Labrador Retrievers are possibly the best dogs for van life. They’re mostly friendly dogs, but they become extremely attached and protective of their owners. This makes them great to take anywhere dogs are allowed, as they’re less likely to show undeserved aggression.

Labs as a whole were bred for a variety of outdoor tasks, making them especially good company for anyone planning on hunting—they can be trained to retrieve fish, fowl, and other games. This is perhaps the ideal dog breed for a hunter. Like other large breeds, Labs are handy to have as a portable heater in the winter.

Tips for Having a Dog on the Road

Keep Your Dog Comfortable

No matter what dog you choose to live with you in your van, keeping them comfortable can be somewhat of a challenge. There is limited space, food and water, and weather that need to be considered. Dogs are intelligent creatures, so they need toys to keep from getting bored too.

Here are some ways to keep your dog comfortable:

  • Create a space just for your dog that they can retreat to.
  • Do not leave your dog in the van for extended periods.
  • Regularly take your dog out for potty breaks.
  • Install a portable fan for hot days.
  • Provide blankets for cold weather.

Different dogs may be better suited to van life, as listed above, but all of them need to stay happy and comfortable in their environment. Always be on the lookout for ways to make your dog’s life in the van cozier.

Don’t Leave Your Dog in the Van

While short trips into stores may be okay, you don’t want to leave your dog in the van for long. Your dog can become very hot or cold and even die depending on weather conditions, not to mention they’ll become very lonely.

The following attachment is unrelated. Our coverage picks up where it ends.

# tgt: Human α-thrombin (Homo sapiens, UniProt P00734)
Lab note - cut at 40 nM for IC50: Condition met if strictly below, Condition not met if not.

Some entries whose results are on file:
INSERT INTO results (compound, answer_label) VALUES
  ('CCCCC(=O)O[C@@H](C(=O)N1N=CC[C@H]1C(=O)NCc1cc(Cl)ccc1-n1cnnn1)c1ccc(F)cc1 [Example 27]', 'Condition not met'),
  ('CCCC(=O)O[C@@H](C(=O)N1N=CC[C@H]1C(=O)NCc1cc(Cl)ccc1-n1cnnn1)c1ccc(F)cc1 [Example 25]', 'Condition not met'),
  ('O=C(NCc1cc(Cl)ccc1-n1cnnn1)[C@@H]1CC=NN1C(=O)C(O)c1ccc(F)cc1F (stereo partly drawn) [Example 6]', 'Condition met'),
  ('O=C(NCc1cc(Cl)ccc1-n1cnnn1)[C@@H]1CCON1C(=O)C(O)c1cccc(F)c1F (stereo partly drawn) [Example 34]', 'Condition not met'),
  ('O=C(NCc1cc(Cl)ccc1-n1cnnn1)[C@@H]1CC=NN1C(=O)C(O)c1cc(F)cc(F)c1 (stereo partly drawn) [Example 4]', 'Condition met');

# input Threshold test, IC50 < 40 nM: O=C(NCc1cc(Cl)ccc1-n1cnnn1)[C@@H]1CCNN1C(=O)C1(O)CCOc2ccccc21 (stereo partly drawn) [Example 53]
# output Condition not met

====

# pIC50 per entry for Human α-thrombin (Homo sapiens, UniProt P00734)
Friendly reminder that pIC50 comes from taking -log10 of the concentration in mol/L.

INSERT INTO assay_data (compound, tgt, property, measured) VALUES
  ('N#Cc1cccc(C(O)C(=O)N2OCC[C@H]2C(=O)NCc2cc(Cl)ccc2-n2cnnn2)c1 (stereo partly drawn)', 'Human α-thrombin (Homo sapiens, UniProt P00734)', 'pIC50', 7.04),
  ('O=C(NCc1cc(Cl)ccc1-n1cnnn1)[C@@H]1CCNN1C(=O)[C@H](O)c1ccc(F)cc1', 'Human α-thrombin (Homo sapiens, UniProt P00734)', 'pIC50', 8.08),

Another concern is that a concerned citizen may see your dog left alone in the van and call the police or possibly damage your vehicle. After all, they don’t know your particular circumstances—they just see a dog that may be neglected.

Watch out for places that are dog-friendly. Dog parks are the biggest example of this, but pet stores and some other public spaces are known for allowing pet pals.

If you need to go somewhere for a long period that doesn’t allow dogs, try leaving the dog at a friend’s. If this isn’t possible—and your mobile nature means it often isn’t—check out Rover. Rover is a service you can use to locate suitable dog sitters to take care of your dog for various periods of time.

What Does Your Dog Need?

Proper planning is a key part of bringing a dog with you into the van lifestyle. Dogs are emotionally intelligent creatures with a multitude of needs. The good news is that with just a little foresight, you can get together everything your dog needs to stay the perfect company for your van lifestyle.

Here are the things that your dog needs:

These items can be easily acquired and are well worth the money—it’s your dog’s happiness, after all!

Final Thoughts

Van life can be hard at the best of times, but it doesn’t have to be lonely! When considering what dog to get, you have to consider their temperament and size first. The dogs listed above are ideal for their own different reasons, but all are well worth their weight in gold as furry friends. 

An important note: This list doesn’t mean other dog breeds can’t be good for living in a van. Every dog is as unique as human beings, and a dog from a different breed may well be the perfect fit for you. This list takes into account the general demeanor and personalities of certain dog breeds to give you a good place to start.

With proper planning and the right dog, life in a van can be fun!

Leave a Comment